Wednesday, May 23, 2012

Cultural Astronomy Lecture Tour by Clive Ruggles.

The 13 Towers of Chankillo, Peru
Professor Clive Ruggles will be giving a lecture tour in Australia and New Zealand from late-May until mid-June.  His lectures will cover various aspects of cultural astronomy, from the astronomy of megalithic structures in Europe to archaeoastronomy and ethnoastronomy in Peru and Hawaii.

For information about each lecture, click on the links below.


New Zealand

About the Speaker:

Clive Ruggles is Emeritus Professor of Archaeoastronomy at the University of Leicester, UK - the first and only Chair of Archaeoastronomy in the world. Archaeoastronomy is the study of beliefs and practices related to the sky in the past, and Clive trained as an astrophysicist (DPhil, Oxford) before switching fields and becoming an archaeologist.

Clive has worked in many parts of the world and has published books, papers and articles on subjects ranging from prehistoric Europe and pre-Columbian America to ancient Greece, Egypt, Polynesia and indigenous astronomies in Africa. He has ongoing fieldwork projects in Peru and Hawaii as well as various parts of Europe, and is a leading figure in a joint initiative by UNESCO and the International Astronomical Union to promote, preserve, and protect the world's most important astronomical heritage sites.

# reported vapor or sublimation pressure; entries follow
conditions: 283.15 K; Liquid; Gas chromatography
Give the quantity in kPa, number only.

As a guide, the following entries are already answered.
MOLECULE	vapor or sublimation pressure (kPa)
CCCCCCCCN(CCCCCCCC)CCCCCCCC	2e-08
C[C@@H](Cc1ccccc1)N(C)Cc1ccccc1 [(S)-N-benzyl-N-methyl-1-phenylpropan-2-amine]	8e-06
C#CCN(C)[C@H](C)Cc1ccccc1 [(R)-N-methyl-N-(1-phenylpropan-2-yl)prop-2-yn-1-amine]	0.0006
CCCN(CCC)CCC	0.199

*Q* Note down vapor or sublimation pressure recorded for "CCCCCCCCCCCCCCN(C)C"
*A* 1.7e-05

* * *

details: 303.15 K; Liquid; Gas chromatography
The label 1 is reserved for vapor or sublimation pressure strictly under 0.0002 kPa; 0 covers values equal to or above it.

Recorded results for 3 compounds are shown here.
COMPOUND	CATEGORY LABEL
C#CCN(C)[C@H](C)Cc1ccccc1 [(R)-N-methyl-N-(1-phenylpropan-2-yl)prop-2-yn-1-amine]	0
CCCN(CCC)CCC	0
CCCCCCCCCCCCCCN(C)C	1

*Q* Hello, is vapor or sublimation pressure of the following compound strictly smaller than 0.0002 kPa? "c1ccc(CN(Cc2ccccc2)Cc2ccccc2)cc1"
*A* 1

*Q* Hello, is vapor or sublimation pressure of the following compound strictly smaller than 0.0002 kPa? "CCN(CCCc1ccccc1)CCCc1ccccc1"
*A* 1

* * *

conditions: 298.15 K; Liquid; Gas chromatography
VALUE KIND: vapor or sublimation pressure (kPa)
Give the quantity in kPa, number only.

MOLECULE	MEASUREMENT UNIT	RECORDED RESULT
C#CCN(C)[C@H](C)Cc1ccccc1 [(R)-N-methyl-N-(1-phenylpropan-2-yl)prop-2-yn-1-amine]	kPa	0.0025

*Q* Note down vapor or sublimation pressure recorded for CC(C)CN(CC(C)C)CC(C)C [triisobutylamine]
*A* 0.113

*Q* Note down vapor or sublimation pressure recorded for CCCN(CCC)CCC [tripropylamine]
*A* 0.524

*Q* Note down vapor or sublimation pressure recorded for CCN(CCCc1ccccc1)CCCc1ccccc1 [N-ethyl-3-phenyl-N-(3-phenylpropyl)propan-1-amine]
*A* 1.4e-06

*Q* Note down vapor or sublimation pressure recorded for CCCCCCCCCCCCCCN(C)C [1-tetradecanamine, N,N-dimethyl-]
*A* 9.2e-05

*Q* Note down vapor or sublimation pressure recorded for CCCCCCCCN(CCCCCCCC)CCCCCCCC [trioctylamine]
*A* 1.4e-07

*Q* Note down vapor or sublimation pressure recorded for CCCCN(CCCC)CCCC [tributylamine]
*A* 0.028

His work in South America hit the headlines in March 2007 with the publication in the journal Science of his work with Peruvian archaeologist Ivan Ghezzi on the Thirteen Towers of Chankillo, a 2300-year old solar observation site. His books include Astronomy in Prehistoric Britain and Ireland (Yale UP, 1999), Ancient Astronomy: An Encyclopedia of Cosmologies and Myth (ABC-CLIO, 2005), Skywatching in the Ancient World: New Perspectives in Cultural Astronomy, edited with anthropologist Gary Urton (Colorado, 2007), and most recently Heritage Sites of Astronomy and Archaeoastronomy, edited with technology historian Michel Cotte (ICOMOS-IAU 2010) and Archaeoastronomy and Ethnoastronomy: Building Bridges between Cultures (Cambridge UP, 2011), the Proceedings of the first IAU Symposium to be devoted to this topic.

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